Even before the arrival of the coronavirus pandemic, major upheavals were taking place in the UK labour market. Between 2016 and 2019, the number of people working for online platforms such as Deliveroo and TaskRabbit doubled from 4.7% of the adult population to 9.6% — the equivalent of 5.5 million people. Lockdown caused these trends to escalate still more sharply as a housebound population switched en masse to ordering goods online.
For many, the growth of the platform economy is cause for concern. But I believe the principles of platform technology could be used by governments to transform the way public services are delivered, taking advantage of the way that they efficiently connect users with the services that they want. Under municipal control, or through public-private partnerships, platforms could transform service delivery to citizens.
Colleagues and I surveyed 28,000 people across Europe in our research on the platform economy. In the UK, we measured changes between 2016 and 2019 not just among those working for platforms but also their customers. During that period those using online apps for taxi services rose from 15.6% to 30.6%, while those using online platforms for household services (such as cleaning, gardening or household repairs) went up from 23.8% to 31.4%.
One big surprise was the profile of these customers. Expecting to find a picture of the better-off having their needs supplied by poorer people, we actually found a much more universal distribution across income brackets. Although 44% of the richest quarter of the population used platforms, so did 30% of people with middling incomes and even 22% of the poorest quarter.
Furthermore, people working for online platforms were also very likely to be customers for them too. In 2019, while 31% of the population used app-based taxi services and 5.2% worked to provide these taxi services, no less than 4.8% of the population were both taxi users and drivers. Similarly, while 31% bought online household services and 5.5% worked to provide them, 4.9% were doing both.
What seems to be happening is that people are turning to apps to obtain services they have no time to carry out for themselves: ordering a meal from Deliveroo or Uber Eats because they are too tired to cook, or paying for household chores they have no time to do for themselves.
But that leaves them even more short of cash, giving them an incentive to look for extra work, which they may well find with an online platform — work that is generally both precarious and poorly paid, leaving them with even less free time. Online platforms are part of a vicious cycle in which time poverty chases money poverty. This has been exacerbated by the effects of austerity, which has deprived people of many services they relied on in the past, ranging from respite care to meals-on-wheels, creating even more demands for housework.
Online platforms are often seen as villains: depriving workers of basic employment rights and security while giving little back to local communities. Expert tax avoiders, they leave it to others to pay for infrastructure, training and health. Very little of the 20-25% cut of the value of each transaction they typically take ends up in the local economy. Instead, complex international tax avoidance schemes result in most of the profits disappearing overseas.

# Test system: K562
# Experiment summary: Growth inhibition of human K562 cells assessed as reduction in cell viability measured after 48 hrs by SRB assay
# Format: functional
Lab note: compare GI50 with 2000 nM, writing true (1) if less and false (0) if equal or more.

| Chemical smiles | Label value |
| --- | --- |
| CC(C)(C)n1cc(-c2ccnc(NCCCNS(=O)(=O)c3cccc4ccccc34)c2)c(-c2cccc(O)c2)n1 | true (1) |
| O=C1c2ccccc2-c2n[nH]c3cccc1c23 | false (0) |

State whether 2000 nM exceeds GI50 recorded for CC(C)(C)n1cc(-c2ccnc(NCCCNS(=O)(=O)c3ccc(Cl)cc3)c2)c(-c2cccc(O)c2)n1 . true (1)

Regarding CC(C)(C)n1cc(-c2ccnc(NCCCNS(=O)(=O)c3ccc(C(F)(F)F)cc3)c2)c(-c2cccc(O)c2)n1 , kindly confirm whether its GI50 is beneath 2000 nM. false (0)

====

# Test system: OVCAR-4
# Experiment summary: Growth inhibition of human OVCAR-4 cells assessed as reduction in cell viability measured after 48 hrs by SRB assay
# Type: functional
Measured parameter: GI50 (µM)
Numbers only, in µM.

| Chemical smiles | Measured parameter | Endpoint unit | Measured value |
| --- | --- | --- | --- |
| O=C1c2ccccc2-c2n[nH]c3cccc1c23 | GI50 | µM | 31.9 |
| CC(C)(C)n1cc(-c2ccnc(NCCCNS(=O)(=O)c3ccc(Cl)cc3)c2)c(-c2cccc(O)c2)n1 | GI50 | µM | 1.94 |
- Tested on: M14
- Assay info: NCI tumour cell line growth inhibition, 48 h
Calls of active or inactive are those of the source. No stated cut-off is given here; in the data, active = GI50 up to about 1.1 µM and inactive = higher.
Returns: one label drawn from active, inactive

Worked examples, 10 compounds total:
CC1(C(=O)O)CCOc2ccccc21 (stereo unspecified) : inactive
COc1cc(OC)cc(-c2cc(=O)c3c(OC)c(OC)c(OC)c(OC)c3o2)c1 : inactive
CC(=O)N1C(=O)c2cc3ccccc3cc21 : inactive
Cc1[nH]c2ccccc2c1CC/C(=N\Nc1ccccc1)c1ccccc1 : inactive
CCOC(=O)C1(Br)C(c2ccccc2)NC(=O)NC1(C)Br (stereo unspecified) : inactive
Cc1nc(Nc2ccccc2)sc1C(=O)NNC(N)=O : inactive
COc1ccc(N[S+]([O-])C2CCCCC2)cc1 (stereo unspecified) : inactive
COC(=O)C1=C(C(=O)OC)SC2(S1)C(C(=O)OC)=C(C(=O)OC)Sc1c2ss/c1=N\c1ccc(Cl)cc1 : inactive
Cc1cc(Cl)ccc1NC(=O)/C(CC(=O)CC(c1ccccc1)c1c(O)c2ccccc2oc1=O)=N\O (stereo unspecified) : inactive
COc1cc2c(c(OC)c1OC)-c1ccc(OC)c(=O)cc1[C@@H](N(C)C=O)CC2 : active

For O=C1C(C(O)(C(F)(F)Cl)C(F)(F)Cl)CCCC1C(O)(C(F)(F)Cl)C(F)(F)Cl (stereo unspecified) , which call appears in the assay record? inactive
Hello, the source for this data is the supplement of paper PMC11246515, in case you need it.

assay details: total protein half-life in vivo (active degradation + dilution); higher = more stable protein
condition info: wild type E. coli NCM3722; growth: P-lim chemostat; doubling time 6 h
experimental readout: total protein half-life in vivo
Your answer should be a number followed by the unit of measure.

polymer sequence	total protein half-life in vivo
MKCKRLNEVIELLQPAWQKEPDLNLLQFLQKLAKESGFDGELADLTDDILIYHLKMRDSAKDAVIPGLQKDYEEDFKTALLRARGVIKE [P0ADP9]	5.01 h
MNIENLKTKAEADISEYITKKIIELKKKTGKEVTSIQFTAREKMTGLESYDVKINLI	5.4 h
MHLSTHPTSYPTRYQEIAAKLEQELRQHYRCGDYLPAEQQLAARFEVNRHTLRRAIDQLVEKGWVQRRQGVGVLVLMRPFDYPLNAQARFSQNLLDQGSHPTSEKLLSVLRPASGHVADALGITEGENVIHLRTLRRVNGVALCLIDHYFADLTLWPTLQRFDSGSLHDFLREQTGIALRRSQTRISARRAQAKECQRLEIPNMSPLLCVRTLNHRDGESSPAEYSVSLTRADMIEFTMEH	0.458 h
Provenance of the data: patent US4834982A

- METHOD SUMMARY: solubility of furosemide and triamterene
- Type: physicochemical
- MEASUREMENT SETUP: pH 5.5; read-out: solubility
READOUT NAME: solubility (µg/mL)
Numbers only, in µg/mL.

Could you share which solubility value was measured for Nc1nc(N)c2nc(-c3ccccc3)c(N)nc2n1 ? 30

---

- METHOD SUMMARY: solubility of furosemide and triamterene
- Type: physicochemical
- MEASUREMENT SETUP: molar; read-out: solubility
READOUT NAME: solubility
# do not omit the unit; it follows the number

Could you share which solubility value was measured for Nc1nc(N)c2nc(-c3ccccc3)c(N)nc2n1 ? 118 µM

Reinventing the welfare state
But what if platform technologies could be used to reverse this vicious cycle? Might they help to build new kinds of digitally-managed services in a 21st century version of the welfare state that has become so battered in recent years? Could they be the key to developing new models that promote better work-life balance and improve working conditions for gig workers while also contributing to the reduction of waste and addressing the climate emergency?
I discuss ways that locally-controlled online platforms might be able to do just that in my new book, Reinventing the Welfare State. For example, the kinds of algorithms that connect workers with customers at short notice could be used to supply social care in response to the real needs of clients rather than the existing rushed and rigid predetermined 15-minute care slots. Or they could be used to provide transport to get patients to hospital appointments or children to school and give people fresh nutritious meals at home, combining free services to those who are eligible with paid-for ones, using voucher systems.
Platform technology could also help make a reality of sustainable food strategies, like this one in Bristol. Local producers could use the platform to supply food to hospitals and schools, leftover perishable food could be delivered to food banks and new food businesses could be encouraged. You could even use them to share surplus produce from your allotment.
Democratically controlled and responsive to local residents, platforms could provide a way to give workers decent jobs and citizens the services they actually want, when they want them.